The farming industry tests many of your abilities beyond the act of farming itself—there’s marketing, distribution, and even disease management. Between September 26 and 30, 2023, the Sydney Rock Oyster producer and supplier East 33’s (ASX: E33) Wallis Lake operations were plagued (literally and fiscally) with ill oysters. Consequently, the Wallis Lake operations, along with the Cape Hawke and Long Island harvest areas, were shut down for precautionary testing.
With delays in reopening, the Company had to re-strategise. It undertook stock management, pushing produce from its other harvest areas, and ensuring it had enough money to go around the business.
As per its latest update, Wallis Lake has finally reopened for business. The Wallis Lake Shellfish Program and the NSW Food Authority confirmed on December 11 that all three areas are safe and open for harvest.
In October, NSW Heath and the NSW Food Authority received illness reports on oysters harvested from affected harvest areas. No oysters belonging to the Company died. However, on October 20, the NSW Food Authority informed that it would be undertaking precautionary testing of oysters in Wallis Lake over the coming days, which would involve temporarily shutting down the three harvest areas. Based on advice from the NSW Food Authority, the waterway was anticipated to reopen in early November.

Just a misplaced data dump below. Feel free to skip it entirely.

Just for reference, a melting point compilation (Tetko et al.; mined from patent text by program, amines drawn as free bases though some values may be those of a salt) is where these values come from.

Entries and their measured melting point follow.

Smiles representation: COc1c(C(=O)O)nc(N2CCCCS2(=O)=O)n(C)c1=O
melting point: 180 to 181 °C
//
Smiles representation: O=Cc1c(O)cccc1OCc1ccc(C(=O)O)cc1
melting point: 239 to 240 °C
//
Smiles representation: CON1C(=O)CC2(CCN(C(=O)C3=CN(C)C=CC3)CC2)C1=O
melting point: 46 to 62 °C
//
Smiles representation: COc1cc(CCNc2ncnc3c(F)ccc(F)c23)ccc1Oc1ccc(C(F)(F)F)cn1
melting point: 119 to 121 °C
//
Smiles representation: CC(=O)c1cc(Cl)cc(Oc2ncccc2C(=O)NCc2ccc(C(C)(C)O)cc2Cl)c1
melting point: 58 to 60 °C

But, come November, the closures continued, affecting the harvest from East 33’s farms in the area. Because of these circumstances, East 33 had to buy more third-party oysters than planned. This temporary change increased the need for working capital and decreased profit margins.
The Company then decided to prioritise the sale of stock from Port Stephens and implemented stock management to utilise the excess capacity in the infrastructure within the business’ north coast lease network.
East 33 also actively engaged with its lender, Yumbah Finance, to address any impact on East 33’s working capital requirements that this further delay in harvest may have. The Company signed a written agreement with Yumbah Finance to adjust the borrowing schedule. As per the plan, it decided to take $2 million from the remaining $7 million in the loan in November and December of 2023. The remaining $5 million will probably be borrowed in January 2024, again after sending draw notices.
At the same time as it remained shell-shocked over its lost oyster revenue, the Company got a new CEO on board on October 16, Justin Welsh. In Q1 FY24, its cash burn stood at $2.2 million, with over $3 million spent on manufacturing. East 33 ended the September quarter with $900k in cash. And though it hoped that the December quarter would have stronger results, the Wallis Lake fiasco has left things hanging in the balance.
During the closure of Wallis Lake, the Company managed with the stock from Port Stephens to enable farm oyster sales to continue during the busy Christmas period. With the lake reopened, East 33 hopes to underpin Sydney Rock Oyster supply to its distribution business to help satisfy customer demand over the summer.
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